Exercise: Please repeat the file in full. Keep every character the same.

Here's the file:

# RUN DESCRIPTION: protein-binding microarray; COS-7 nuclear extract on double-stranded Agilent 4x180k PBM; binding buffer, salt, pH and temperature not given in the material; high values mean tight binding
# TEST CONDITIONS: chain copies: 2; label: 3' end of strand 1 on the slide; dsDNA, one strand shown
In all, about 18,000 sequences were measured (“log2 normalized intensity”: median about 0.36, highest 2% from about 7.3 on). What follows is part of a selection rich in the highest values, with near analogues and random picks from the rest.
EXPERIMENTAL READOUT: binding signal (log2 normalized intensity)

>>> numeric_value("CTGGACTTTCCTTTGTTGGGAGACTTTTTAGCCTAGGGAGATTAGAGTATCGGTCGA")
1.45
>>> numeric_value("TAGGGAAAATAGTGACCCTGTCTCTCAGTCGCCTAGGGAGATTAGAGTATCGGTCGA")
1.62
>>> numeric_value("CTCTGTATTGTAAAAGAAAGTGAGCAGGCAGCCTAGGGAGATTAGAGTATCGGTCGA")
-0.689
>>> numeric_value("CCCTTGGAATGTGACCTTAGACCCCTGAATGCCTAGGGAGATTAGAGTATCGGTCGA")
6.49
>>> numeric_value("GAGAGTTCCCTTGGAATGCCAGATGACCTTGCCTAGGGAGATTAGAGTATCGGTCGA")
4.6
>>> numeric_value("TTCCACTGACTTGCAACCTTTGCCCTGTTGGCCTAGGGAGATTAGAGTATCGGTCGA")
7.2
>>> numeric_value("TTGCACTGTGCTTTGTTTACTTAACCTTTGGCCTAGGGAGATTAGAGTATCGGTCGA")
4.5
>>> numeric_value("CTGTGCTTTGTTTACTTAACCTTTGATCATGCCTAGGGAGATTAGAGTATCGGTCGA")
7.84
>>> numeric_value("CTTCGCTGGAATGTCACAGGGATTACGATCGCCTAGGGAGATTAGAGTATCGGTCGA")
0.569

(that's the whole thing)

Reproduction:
# RUN DESCRIPTION: protein-binding microarray; COS-7 nuclear extract on double-stranded Agilent 4x180k PBM; binding buffer, salt, pH and temperature not given in the material; high values mean tight binding
# TEST CONDITIONS: chain copies: 2; label: 3' end of strand 1 on the slide; dsDNA, one strand shown
In all, about 18,000 sequences were measured (“log2 normalized intensity”: median about 0.36, highest 2% from about 7.3 on). What follows is part of a selection rich in the highest values, with near analogues and random picks from the rest.
EXPERIMENTAL READOUT: binding signal (log2 normalized intensity)

>>> numeric_value("CTGGACTTTCCTTTGTTGGGAGACTTTTTAGCCTAGGGAGATTAGAGTATCGGTCGA")
1.45
>>> numeric_value("TAGGGAAAATAGTGACCCTGTCTCTCAGTCGCCTAGGGAGATTAGAGTATCGGTCGA")
1.62
>>> numeric_value("CTCTGTATTGTAAAAGAAAGTGAGCAGGCAGCCTAGGGAGATTAGAGTATCGGTCGA")
-0.689
>>> numeric_value("CCCTTGGAATGTGACCTTAGACCCCTGAATGCCTAGGGAGATTAGAGTATCGGTCGA")
6.49
>>> numeric_value("GAGAGTTCCCTTGGAATGCCAGATGACCTTGCCTAGGGAGATTAGAGTATCGGTCGA")
4.6
>>> numeric_value("TTCCACTGACTTGCAACCTTTGCCCTGTTGGCCTAGGGAGATTAGAGTATCGGTCGA")
7.2
>>> numeric_value("TTGCACTGTGCTTTGTTTACTTAACCTTTGGCCTAGGGAGATTAGAGTATCGGTCGA")
4.5
>>> numeric_value("CTGTGCTTTGTTTACTTAACCTTTGATCATGCCTAGGGAGATTAGAGTATCGGTCGA")
7.84
>>> numeric_value("CTTCGCTGGAATGTCACAGGGATTACGATCGCCTAGGGAGATTAGAGTATCGGTCGA")
0.569